Mozart and Hindemith

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  • February 21, 2014
    Friends of the SPCO


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Paul Hindemith


Christian Zacharias, conductor

Paul Hindemith left his native Germany in 1938, after Nazi propagandists branded him a “standard-bearer of musical decay” and banned his music. After a short time in Switzerland, Hindemith moved to the United States in 1940 and secured a teaching position at Yale University, where he remained until 1953.

While in America, Hindemith reconnected with the heiress and arts patron Elizabeth Sprague Coolidge, who had commissioned the Concert Music for Piano, Brass, and Two Harps in 1930. Coolidge had funded an intimate auditorium at the Library of Congress in Washington, D.C., and the works she solicited from Bartók, Stravinsky, and others expressly for that compact stage resulted in some of the most important small-ensemble repertoire of the twentieth century. She approached Hindemith in 1944 about creating a ballet to be performed at the Coolidge Auditorium by Martha Graham; the subject was to be the Greek myth of Medea, with a detailed scenario sketched by Graham herself. Hindemith accepted the commission, but chose an entirely different subject, basing his work on a poem by Stéphane Mallarmé. The new work, Hérodiade, came together during two weeks of Hindemith’s summer vacation in New Haven, Connecticut. Graham and another member of her company gave the debut performance on October 30, 1944, on the same program that introduced Aaron Copland’s Appalachian Spring.

Mallarmé worked on the unfinished poem Hérodiade around 1864. The portion of the text that inspired Hindemith’s score takes the form of a dialogue between Herodias and her nurse. Historically, Herodias was the queen of Galilee in the first century A.D., and the mother of Salome (who, in some accounts, shares the name Herodias). The mother and daughter are infamous for their role in the execution of John the Baptist, a drama that formed the basis of Oscar Wilde’s Salome and the Richard Strauss opera of the same name. Mallarmé, for his part, described the title character of Hérodiade as neither a literal representation of Herodias or Salome but rather “a purely imaginary creature entirely independent of history.”

Hindemith’s use of text in Hérodiade was unusual in that he set the poetry to music, syllable-for-syllable, using purely instrumental forces to create an “orchestral recitation.” A note accompanying the score explains that this approach “would free the composer from the limitations of the human voice without renouncing its power of declamation and articulation.” The note goes on to explain the link between the musical technique and the poetic style:

"The melodies could be colored in ever changing tints, and the entire range from the double bass’ lowest tones to the flute’s highest could be used. Such a many-sided expansion of musical melody, although lacking the human directness of vocal expression but adorned with the polished and brittle artificiality of instrumental motion, would it not be the adequate means of accompanying Mallarmé’s wonderfully exalted but likewise polished, brittle and artificial creation?"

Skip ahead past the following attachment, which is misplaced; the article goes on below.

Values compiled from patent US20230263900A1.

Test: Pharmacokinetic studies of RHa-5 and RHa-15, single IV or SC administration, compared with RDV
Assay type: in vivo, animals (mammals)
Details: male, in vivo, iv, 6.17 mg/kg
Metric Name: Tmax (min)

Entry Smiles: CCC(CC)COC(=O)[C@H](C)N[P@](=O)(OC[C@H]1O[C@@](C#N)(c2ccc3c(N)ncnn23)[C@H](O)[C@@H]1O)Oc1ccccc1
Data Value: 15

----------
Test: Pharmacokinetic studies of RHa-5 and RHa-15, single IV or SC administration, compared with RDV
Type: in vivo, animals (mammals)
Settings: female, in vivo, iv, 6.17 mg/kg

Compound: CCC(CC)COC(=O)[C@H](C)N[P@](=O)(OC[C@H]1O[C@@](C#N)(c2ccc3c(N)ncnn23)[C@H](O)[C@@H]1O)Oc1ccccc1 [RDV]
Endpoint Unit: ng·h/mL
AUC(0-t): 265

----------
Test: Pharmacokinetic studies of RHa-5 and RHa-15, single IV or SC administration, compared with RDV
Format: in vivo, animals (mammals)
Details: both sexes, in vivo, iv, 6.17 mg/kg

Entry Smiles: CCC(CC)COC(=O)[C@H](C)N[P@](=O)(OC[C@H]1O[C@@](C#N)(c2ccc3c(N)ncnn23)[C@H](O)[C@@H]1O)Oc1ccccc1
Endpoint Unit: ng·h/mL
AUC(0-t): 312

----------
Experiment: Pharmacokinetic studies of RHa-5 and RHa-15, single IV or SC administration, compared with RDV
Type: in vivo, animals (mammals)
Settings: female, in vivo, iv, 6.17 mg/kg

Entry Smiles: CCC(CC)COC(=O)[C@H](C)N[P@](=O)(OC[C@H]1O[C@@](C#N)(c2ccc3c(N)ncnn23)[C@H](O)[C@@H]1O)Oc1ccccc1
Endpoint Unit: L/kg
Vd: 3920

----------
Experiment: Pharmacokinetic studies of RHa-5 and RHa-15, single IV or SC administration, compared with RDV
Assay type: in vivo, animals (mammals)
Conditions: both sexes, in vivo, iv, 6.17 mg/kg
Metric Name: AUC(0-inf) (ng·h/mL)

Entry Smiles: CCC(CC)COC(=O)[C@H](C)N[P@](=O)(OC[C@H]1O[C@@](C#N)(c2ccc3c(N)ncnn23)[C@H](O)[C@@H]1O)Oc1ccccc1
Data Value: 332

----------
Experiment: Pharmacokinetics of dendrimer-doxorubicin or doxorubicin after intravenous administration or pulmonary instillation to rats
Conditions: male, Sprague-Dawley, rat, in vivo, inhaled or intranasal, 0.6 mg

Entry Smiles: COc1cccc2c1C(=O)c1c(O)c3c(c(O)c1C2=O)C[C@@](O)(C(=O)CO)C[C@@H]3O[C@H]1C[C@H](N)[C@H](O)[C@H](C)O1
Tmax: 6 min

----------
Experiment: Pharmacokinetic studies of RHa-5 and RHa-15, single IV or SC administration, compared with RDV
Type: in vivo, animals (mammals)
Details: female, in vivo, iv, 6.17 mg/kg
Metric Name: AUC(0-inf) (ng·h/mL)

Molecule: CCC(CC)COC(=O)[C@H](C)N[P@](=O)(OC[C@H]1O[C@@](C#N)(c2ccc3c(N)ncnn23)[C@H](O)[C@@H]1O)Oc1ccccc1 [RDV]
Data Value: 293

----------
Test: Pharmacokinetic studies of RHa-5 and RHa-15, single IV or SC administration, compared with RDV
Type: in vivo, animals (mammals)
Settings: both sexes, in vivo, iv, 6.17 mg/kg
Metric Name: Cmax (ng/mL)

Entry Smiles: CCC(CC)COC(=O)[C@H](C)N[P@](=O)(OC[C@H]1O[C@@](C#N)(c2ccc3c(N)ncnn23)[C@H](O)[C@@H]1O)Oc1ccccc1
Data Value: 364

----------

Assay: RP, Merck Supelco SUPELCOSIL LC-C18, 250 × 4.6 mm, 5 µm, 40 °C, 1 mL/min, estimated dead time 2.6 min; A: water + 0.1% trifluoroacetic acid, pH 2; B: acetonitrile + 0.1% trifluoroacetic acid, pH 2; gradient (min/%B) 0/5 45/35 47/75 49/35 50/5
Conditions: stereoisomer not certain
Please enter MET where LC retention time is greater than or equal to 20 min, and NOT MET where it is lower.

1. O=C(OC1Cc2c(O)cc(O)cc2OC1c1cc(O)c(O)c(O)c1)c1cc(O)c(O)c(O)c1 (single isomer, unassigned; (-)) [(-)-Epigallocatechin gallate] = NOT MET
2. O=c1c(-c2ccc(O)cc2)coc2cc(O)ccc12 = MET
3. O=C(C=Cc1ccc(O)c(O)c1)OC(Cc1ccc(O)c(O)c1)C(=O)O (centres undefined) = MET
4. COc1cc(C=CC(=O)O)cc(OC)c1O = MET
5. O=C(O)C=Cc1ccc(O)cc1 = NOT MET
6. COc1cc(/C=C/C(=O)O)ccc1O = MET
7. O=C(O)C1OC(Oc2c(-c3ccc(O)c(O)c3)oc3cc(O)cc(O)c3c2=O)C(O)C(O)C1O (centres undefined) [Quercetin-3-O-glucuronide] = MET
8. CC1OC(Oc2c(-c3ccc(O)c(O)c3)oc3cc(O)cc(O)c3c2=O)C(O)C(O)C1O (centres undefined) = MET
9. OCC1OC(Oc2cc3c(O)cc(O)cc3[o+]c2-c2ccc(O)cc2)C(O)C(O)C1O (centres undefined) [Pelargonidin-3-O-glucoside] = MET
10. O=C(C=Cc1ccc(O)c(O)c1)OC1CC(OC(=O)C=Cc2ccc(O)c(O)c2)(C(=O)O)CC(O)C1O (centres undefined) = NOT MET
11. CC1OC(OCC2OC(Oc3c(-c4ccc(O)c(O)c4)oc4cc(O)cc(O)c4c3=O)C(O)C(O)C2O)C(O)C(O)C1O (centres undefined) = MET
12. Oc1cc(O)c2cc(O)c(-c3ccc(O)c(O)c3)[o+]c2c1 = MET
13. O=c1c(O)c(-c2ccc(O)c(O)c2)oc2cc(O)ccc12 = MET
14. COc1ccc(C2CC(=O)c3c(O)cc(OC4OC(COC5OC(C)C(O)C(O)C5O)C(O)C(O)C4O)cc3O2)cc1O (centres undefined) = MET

Hérodiade consists of eleven short movements, grouped into four main sections separated by short pauses. According to the publisher’s program note, “The Nurse is characterized by a soft tune in the string instruments while Hérodiade’s extremely erratic, expressive and symbolistic sentences are given to all the instruments, either in soloistic or ensemble form.”

Aaron Grad ©2014

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Wolfgang Amadeus Mozart

Piano Quartet in E-flat

Christian Zacharias, piano
Steven Copes, violin
Maiya Papach, viola
Bion Tsang, cello

Leaving behind the security of a steady (and stifling) position in his hometown of Salzburg, Mozart arrived in Vienna in 1781 to try his luck as a freelance musician. One way he generated income was by producing concerts and selling subscriptions; it was on these popular concerts that he introduced many of his compositions involving piano, including eleven new piano concertos completed in just 25 months, between February 1784 and March 1786. In the realm of opera, Mozart happily broke a four-year dry spell when he introduced The Marriage of Figaro on May 1, 1786. These years also saw Mozart’s increasing involvement in the realm of music composed expressly for publishing, including a commission for three piano quartets initiated by Franz Anton Hoffmeister in 1785.

Mozart’s first piano quartet for Hoffmeister, the work in G minor cataloged as K. 478, missed the mark; publications of such compositions were marketed toward amateur players for home use, and Mozart’s score was far too demanding. Hoffmeister canceled the contract, but Mozart still completed a second quartet in E-flat, written in the weeks after the Figaro premiere. He may have used it for one of his own concerts—possibly in a private performance in Prague in 1787, judging from a letter he wrote—and he was able to convince the rival publisher Artaria to release the quartet later that year.

The intensity of the E-flat Piano Quartet suggests that it would not have fared any better with amateurs than its G-minor predecessor. The piano writing in the Allegro first movement is full of surging octaves patterns in the left hand and running sixteenth-notes in the right, exhibiting a level of showmanship not far off from Mozart’s piano concertos from the same period. The Larghetto second movement opens up more melodic independence for the three strings as they trade leisurely phrases with the piano. The piano takes back the starring role in the Allegretto finale, but the strings have their fun, too, as in the copycat exchanges between the piano and violin.

Aaron Grad ©2014